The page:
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Alcoa earnings: 31 cents per share, ex-items, vs. expected EPS of 23 cents

Alcoa reported earnings and revenue on Wednesday that beat analysts' expectations as net income rose more than 70 percent from a year ago.

Alcoa posted third-quarter earnings per share of 31 cents, up 71 percent from 18 cents per share in the year-earlier period. Revenue increased about 7 percent sequentially to $6.24 billion, up 8 percent.

The aluminum-maker's shares rose nearly 2 percent in after-hours trading, having closed about 1 percent higher at $16.07 in the regular session.

Rolled aluminum is fed into a machine on the auto treatment line at the Alcoa Inc. Davenport Works aluminum facility in Riverdale, Iowa.
Daniel Acker | Bloomberg | Getty Images
Rolled aluminum is fed into a machine on the auto treatment line at the Alcoa Inc. Davenport Works aluminum facility in Riverdale, Iowa.

Wall Street had expected the company to hand in earnings of 23 cents per share on $5.85 billion in revenue, according to a consensus estimate from Thomson Reuters.

"This quarter is a clear data point that Alcoa's transformation is delivering," CEO Klaus Kleinfeld said. "Our downstream business again achieved historically high profitability, the midstream maintained disciplined cost control while capturing growth, and primary metals performed at levels not seen since before the downturn."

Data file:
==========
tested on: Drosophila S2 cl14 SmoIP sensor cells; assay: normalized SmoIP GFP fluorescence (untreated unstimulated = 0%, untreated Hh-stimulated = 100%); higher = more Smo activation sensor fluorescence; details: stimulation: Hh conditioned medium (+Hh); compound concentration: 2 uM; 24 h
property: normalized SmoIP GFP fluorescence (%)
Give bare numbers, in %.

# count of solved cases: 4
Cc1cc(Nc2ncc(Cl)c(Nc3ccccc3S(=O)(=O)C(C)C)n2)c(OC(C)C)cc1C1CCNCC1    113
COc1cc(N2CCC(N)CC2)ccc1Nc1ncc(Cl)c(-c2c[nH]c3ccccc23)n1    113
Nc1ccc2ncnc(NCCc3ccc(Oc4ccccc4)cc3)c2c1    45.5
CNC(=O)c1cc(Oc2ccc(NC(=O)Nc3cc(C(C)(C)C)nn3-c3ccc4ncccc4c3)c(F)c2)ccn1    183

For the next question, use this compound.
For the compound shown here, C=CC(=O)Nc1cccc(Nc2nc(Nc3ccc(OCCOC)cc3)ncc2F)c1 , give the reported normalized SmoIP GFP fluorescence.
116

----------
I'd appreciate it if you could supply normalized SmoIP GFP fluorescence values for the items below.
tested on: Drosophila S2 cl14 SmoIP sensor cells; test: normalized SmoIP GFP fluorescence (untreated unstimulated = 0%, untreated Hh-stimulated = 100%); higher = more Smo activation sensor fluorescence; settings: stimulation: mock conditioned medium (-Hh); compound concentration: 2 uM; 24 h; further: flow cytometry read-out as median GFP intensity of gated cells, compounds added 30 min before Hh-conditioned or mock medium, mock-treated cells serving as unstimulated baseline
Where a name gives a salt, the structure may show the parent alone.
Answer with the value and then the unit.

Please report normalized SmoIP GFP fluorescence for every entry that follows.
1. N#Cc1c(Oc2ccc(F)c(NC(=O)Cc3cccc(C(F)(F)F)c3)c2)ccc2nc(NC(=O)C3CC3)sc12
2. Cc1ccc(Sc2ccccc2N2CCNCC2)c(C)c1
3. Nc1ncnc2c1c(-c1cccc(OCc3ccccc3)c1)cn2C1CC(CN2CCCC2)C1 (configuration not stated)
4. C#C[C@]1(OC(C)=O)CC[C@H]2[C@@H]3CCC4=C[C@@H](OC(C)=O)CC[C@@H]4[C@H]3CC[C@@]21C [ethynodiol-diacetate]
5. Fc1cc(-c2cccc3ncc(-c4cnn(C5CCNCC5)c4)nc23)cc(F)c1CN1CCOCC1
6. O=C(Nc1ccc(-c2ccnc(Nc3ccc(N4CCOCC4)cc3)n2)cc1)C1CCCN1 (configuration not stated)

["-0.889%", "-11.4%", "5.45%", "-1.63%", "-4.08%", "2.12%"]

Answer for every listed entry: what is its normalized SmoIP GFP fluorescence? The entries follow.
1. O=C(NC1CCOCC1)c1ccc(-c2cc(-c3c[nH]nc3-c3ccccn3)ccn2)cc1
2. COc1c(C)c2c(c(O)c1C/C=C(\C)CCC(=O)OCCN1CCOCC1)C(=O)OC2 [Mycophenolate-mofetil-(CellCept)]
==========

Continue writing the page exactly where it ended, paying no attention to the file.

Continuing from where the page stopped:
Read MoreInside the world's largest aluminum-lithium plant

Alcoa's primary metals' adjusted per metric ton was $612, the strongest since the second quarter of 2008, reflecting a lower cost, reshaped commodity business better positioned to capture greater profitability from higher metal prices.

The company said its downstream business, engineered products and solutions, generated $209 million in after-tax operating income, its best ever quarterly results.

Alcoa increased its 2014 estimate of production growth for the North America commercial transportation market to a range of 16 percent to 20 percent, up from a previous range of 10 percent to 14 percent in the second quarter.

The company forecast global aluminum demand growth of 7 percent in 2014.

As of Wednesday's close, the aluminum maker's shares had gained more than 100 percent over the past 12 months.

Alcoa unveiled the world's largest aluminum-lithium facility earlier this month—one of three such plants in development. The warehouse, which cost $90 million, represents a big bet on the future of aviation.